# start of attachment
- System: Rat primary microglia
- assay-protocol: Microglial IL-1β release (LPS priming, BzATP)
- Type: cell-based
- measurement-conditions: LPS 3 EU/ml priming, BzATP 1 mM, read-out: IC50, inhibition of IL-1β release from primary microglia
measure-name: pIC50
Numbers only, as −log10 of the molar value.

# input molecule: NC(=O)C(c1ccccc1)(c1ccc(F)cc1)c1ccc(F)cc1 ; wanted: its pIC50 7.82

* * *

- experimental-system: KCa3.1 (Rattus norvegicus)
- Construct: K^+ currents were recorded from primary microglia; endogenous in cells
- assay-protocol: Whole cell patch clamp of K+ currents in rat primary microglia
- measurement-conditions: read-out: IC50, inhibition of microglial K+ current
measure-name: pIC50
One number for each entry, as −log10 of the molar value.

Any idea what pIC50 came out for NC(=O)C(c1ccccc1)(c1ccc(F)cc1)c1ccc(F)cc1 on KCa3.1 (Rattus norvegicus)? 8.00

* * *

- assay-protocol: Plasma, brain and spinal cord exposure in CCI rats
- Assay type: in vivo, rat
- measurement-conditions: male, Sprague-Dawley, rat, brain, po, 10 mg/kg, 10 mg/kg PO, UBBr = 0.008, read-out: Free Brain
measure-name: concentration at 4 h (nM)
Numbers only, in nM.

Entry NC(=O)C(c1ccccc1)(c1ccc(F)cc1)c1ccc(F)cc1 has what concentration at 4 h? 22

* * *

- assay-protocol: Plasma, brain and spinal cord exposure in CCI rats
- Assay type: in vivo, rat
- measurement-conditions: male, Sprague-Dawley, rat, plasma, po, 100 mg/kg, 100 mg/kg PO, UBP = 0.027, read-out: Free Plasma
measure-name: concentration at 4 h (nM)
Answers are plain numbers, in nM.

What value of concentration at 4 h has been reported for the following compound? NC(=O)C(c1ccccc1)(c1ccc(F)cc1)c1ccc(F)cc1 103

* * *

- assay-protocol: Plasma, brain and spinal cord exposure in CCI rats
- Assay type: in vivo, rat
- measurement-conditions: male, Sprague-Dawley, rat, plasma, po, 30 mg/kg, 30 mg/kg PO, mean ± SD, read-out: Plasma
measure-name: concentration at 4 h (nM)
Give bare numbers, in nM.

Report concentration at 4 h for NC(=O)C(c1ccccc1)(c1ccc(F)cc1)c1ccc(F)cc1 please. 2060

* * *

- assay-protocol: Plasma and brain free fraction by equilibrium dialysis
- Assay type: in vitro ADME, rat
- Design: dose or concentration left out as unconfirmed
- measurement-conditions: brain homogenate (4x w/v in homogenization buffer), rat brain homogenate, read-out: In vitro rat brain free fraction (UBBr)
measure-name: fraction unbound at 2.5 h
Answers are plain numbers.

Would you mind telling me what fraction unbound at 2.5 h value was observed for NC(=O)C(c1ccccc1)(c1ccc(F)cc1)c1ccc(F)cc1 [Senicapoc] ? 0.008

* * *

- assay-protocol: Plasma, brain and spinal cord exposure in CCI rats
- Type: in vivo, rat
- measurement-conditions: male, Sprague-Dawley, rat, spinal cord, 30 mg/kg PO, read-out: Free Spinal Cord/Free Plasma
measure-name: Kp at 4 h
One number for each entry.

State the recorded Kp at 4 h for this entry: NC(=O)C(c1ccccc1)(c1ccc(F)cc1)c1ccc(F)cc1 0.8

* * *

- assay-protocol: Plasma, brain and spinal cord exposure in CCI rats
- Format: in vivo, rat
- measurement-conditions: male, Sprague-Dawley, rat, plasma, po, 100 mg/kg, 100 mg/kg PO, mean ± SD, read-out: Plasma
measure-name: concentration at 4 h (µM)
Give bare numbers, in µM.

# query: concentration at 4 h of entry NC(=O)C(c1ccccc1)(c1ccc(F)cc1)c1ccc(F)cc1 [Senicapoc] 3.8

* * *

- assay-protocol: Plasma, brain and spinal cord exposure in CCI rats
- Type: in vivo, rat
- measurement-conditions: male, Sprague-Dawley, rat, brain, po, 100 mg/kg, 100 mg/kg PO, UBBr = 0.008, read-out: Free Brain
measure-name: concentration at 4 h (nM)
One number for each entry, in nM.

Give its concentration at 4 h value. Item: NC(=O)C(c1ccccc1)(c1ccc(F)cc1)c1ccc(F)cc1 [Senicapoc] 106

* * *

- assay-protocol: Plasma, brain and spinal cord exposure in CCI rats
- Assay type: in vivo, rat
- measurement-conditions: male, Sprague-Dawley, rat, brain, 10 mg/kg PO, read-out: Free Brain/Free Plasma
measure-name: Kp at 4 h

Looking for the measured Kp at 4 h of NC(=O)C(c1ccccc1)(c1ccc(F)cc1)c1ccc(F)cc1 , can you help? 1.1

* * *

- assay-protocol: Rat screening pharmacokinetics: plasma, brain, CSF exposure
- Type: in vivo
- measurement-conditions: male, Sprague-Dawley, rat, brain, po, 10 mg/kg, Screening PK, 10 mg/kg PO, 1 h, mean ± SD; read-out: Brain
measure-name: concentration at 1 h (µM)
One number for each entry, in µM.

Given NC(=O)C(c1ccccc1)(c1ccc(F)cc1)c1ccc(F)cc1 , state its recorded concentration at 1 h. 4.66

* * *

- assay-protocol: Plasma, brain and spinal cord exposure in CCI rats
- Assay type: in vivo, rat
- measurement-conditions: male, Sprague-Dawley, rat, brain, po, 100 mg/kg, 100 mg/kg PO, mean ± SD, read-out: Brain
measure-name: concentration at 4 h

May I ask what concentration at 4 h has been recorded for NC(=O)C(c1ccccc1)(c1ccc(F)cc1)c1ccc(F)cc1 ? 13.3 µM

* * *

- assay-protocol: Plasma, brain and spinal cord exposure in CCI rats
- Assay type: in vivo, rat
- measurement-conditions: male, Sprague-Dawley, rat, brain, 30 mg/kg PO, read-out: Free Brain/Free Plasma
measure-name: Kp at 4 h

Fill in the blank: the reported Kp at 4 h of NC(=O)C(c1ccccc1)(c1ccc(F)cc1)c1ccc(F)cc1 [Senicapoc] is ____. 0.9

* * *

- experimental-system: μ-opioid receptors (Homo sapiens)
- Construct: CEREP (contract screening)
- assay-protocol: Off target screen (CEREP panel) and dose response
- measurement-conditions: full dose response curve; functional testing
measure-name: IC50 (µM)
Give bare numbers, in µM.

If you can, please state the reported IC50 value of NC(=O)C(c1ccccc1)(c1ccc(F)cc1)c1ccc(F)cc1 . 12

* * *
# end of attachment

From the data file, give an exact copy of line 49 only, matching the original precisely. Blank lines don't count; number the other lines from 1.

measure-name: Kp at 4 h